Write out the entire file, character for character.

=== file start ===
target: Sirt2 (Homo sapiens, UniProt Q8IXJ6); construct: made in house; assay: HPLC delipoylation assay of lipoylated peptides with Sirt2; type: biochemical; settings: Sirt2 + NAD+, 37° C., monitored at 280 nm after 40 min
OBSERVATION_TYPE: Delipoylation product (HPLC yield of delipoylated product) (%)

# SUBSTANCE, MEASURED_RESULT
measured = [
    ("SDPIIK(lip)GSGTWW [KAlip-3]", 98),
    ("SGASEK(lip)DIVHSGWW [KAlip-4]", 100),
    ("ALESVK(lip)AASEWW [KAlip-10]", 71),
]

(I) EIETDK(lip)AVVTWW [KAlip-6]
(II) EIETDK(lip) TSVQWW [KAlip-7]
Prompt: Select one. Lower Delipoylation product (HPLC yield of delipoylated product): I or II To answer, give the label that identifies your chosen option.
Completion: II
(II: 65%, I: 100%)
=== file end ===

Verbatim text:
target: Sirt2 (Homo sapiens, UniProt Q8IXJ6); construct: made in house; assay: HPLC delipoylation assay of lipoylated peptides with Sirt2; type: biochemical; settings: Sirt2 + NAD+, 37° C., monitored at 280 nm after 40 min
OBSERVATION_TYPE: Delipoylation product (HPLC yield of delipoylated product) (%)

# SUBSTANCE, MEASURED_RESULT
measured = [
    ("SDPIIK(lip)GSGTWW [KAlip-3]", 98),
    ("SGASEK(lip)DIVHSGWW [KAlip-4]", 100),
    ("ALESVK(lip)AASEWW [KAlip-10]", 71),
]

(I) EIETDK(lip)AVVTWW [KAlip-6]
(II) EIETDK(lip) TSVQWW [KAlip-7]
Prompt: Select one. Lower Delipoylation product (HPLC yield of delipoylated product): I or II To answer, give the label that identifies your chosen option.
Completion: II
(II: 65%, I: 100%)